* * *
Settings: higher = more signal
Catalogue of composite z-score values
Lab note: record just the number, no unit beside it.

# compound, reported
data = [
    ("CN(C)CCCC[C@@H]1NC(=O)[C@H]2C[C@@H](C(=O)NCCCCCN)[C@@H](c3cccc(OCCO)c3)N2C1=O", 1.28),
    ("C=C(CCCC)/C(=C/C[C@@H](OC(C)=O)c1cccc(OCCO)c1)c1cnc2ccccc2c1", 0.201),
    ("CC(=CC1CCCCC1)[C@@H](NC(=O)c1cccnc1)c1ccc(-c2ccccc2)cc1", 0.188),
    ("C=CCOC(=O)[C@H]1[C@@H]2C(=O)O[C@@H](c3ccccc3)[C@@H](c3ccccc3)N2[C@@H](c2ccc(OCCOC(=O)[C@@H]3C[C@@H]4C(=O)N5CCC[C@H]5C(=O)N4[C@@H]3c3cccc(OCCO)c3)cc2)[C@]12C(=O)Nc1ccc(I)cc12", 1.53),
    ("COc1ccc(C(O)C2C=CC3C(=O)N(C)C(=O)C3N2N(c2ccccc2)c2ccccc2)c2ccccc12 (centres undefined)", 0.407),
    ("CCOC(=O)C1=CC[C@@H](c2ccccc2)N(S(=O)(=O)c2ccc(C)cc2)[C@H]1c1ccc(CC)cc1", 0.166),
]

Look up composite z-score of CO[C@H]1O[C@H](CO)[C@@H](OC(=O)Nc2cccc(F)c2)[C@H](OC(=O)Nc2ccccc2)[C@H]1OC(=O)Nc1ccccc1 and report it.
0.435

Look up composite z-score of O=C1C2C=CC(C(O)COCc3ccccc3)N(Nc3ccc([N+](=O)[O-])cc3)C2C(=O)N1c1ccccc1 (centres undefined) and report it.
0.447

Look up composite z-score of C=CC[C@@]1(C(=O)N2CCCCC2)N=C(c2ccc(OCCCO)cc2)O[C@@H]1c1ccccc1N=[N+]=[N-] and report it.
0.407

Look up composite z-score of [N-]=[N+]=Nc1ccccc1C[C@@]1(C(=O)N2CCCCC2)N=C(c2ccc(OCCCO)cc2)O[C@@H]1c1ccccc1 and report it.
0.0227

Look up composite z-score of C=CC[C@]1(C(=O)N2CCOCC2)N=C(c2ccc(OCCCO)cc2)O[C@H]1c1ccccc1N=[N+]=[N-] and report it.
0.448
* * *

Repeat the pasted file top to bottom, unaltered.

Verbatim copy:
Settings: higher = more signal
Catalogue of composite z-score values
Lab note: record just the number, no unit beside it.

# compound, reported
data = [
    ("CN(C)CCCC[C@@H]1NC(=O)[C@H]2C[C@@H](C(=O)NCCCCCN)[C@@H](c3cccc(OCCO)c3)N2C1=O", 1.28),
    ("C=C(CCCC)/C(=C/C[C@@H](OC(C)=O)c1cccc(OCCO)c1)c1cnc2ccccc2c1", 0.201),
    ("CC(=CC1CCCCC1)[C@@H](NC(=O)c1cccnc1)c1ccc(-c2ccccc2)cc1", 0.188),
    ("C=CCOC(=O)[C@H]1[C@@H]2C(=O)O[C@@H](c3ccccc3)[C@@H](c3ccccc3)N2[C@@H](c2ccc(OCCOC(=O)[C@@H]3C[C@@H]4C(=O)N5CCC[C@H]5C(=O)N4[C@@H]3c3cccc(OCCO)c3)cc2)[C@]12C(=O)Nc1ccc(I)cc12", 1.53),
    ("COc1ccc(C(O)C2C=CC3C(=O)N(C)C(=O)C3N2N(c2ccccc2)c2ccccc2)c2ccccc12 (centres undefined)", 0.407),
    ("CCOC(=O)C1=CC[C@@H](c2ccccc2)N(S(=O)(=O)c2ccc(C)cc2)[C@H]1c1ccc(CC)cc1", 0.166),
]

Look up composite z-score of CO[C@H]1O[C@H](CO)[C@@H](OC(=O)Nc2cccc(F)c2)[C@H](OC(=O)Nc2ccccc2)[C@H]1OC(=O)Nc1ccccc1 and report it.
0.435

Look up composite z-score of O=C1C2C=CC(C(O)COCc3ccccc3)N(Nc3ccc([N+](=O)[O-])cc3)C2C(=O)N1c1ccccc1 (centres undefined) and report it.
0.447

Look up composite z-score of C=CC[C@@]1(C(=O)N2CCCCC2)N=C(c2ccc(OCCCO)cc2)O[C@@H]1c1ccccc1N=[N+]=[N-] and report it.
0.407

Look up composite z-score of [N-]=[N+]=Nc1ccccc1C[C@@]1(C(=O)N2CCCCC2)N=C(c2ccc(OCCCO)cc2)O[C@@H]1c1ccccc1 and report it.
0.0227

Look up composite z-score of C=CC[C@]1(C(=O)N2CCOCC2)N=C(c2ccc(OCCCO)cc2)O[C@H]1c1ccccc1N=[N+]=[N-] and report it.
0.448